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Age of consent, underage sex and media panics – what you need to know

July 19th, 2010

Dr Petra

Over the past couple of years we’ve seen a particular preoccupation with Western media about underage sex. This has included the media frenzy over 13 year old ‘teenage dad’ Alfie Patten through to frequent media features on teenage pregnancy, abortions and parenthood, to more recent documentaries like Channel 4’s ‘Underage and Having Sex’ or ITV This Morning’s debate on the age of consent which I participated in.

These stories have generated a lot of public attention and added to the general anxiety about parenting, sex education, and wider social and moral issues. Most share the common theme of judging young people (and their families), particularly girls (who are more harshly viewed for having sex). Other subgroups of young people are also demonised (the poor, socially excluded or ethnic minorities).

As a result, discussions on the topic are difficult and usually framed in a moral context. Much of the debate hasn’t focused broadly on understanding early sexual debut, or to identify potential solutions to encourage young people to delay, or to identify what pleasurable and safe experiences young people might be exploring. Instead underage sex is mainly framed in the language of STIs, unplanned pregnancy or coerced sex. This often leads to discussions of sex and teenagers that centres around the age of consent – purely in chronological terms – which sex educators and researchers feel is not a very useful indicator of sexual behaviour.

What do we know about this issue?

Public concern over youth sexual behaviour is mirrored by the tone of a lot of the research within this area which tends to focus on early sexual debut with associated negative risk factors (such as STIs, abuse, unplanned pregnancy).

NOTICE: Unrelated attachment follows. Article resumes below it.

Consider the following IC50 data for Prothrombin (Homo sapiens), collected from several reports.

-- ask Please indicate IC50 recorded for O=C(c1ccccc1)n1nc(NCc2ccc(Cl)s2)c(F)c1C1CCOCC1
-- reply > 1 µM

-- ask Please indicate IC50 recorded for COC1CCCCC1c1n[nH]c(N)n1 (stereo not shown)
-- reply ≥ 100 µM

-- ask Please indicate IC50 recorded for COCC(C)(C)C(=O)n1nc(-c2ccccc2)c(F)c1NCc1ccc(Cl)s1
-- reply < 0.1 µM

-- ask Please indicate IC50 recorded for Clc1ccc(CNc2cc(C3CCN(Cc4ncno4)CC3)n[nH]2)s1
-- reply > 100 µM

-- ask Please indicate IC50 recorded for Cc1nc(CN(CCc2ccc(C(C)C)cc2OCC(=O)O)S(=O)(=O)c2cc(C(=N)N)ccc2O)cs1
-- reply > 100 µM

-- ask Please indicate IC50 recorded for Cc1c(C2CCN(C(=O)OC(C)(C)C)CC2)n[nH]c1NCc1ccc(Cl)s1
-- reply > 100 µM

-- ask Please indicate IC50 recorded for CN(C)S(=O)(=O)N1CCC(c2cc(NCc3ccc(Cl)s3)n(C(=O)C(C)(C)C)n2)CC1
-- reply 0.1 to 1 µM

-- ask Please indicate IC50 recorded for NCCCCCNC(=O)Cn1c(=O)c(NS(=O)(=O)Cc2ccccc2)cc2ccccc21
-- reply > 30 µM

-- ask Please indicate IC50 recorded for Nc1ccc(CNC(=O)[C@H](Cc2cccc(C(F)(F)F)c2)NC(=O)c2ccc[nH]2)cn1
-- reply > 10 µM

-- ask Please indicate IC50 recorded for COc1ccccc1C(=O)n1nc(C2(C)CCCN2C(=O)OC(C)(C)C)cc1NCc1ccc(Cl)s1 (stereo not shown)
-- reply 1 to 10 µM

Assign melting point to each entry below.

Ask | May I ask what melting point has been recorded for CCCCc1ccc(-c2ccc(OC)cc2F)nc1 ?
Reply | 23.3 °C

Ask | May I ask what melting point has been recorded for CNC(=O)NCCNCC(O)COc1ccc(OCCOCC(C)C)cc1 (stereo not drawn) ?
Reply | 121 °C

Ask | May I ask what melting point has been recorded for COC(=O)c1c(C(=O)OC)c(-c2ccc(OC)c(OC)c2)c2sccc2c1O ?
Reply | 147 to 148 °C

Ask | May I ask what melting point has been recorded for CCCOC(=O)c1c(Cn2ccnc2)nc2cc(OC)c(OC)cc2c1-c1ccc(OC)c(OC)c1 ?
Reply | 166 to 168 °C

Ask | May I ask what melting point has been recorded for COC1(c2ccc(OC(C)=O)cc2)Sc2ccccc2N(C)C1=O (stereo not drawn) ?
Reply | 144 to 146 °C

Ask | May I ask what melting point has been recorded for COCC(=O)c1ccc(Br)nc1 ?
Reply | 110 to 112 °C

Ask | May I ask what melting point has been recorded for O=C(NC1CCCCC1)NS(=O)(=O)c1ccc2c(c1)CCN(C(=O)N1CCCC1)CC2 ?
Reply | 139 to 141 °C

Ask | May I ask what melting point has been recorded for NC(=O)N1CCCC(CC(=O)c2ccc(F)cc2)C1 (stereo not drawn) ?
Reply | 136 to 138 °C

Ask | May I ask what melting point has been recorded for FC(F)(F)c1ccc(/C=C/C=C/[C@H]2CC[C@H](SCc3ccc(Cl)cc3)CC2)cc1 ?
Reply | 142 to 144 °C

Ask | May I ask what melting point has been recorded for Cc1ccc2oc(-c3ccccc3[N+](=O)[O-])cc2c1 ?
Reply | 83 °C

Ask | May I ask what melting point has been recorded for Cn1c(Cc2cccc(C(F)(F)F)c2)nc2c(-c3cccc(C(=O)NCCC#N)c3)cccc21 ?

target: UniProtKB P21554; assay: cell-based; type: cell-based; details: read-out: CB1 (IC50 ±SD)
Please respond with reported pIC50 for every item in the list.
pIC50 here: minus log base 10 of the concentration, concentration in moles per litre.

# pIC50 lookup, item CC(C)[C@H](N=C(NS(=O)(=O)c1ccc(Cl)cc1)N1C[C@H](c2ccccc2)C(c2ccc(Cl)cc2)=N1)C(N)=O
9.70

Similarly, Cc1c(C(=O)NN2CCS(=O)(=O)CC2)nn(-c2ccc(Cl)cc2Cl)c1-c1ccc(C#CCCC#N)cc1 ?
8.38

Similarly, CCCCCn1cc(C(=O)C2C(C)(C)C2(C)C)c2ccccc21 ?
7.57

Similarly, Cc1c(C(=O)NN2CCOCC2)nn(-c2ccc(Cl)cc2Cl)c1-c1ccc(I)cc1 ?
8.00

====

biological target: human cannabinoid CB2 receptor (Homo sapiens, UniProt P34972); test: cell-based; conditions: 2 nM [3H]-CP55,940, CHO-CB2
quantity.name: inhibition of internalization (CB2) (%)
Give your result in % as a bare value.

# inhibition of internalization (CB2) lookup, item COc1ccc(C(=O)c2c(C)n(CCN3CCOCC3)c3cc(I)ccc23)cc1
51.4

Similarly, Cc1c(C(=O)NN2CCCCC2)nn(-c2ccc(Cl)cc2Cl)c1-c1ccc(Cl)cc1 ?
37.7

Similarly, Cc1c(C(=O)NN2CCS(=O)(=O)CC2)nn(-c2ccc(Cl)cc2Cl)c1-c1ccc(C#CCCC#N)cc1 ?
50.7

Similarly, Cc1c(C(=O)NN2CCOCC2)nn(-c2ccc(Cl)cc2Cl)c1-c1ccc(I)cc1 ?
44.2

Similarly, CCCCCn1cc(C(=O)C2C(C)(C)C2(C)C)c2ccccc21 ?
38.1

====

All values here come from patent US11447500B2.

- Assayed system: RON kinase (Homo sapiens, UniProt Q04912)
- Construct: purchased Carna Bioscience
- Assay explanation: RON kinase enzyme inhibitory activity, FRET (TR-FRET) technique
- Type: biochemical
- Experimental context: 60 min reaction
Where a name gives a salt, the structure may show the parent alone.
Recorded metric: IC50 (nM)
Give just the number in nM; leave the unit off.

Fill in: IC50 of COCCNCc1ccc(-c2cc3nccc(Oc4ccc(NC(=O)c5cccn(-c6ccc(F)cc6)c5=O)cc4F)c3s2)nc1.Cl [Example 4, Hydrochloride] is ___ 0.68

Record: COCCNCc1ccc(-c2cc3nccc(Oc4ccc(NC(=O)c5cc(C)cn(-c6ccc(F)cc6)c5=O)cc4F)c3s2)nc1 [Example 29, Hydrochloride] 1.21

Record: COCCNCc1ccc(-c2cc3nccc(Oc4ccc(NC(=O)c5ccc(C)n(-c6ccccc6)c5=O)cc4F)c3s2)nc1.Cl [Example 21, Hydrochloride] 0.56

The literature uses a number of different ways to approach the issue from straightforward legal definitions of age of consent, although as you can see from this resource the legal age of consent for girls and boys, gay and straight varies internationally. Unsurprisingly countries with more repressive regimes, gender inequality and homophobic values tend to criminalise homosexual sex while fixing the age of consent for girls at a young age. Go figure who this benefits.

Other definitions refer to more ambiguous concepts such as ‘early sexual debut’ or ‘first sexual encounter’. Even within this what is defined as ‘underage sex’ varies depending on different research projects or educational interventions with some referring to sexual contact and petting which includes penis/vagina intercourse, while others present it as specifically about penis/vagina sex.

Critics have complained the focus of both research and education in this area has focused predominantly on problem based or sex negative consequences for heterosexual audiences. The specific issues of sexual debut for LGBT youth is frequently overlooked, while the experiences of certain BME groups is under researched or based around racial stereotypes.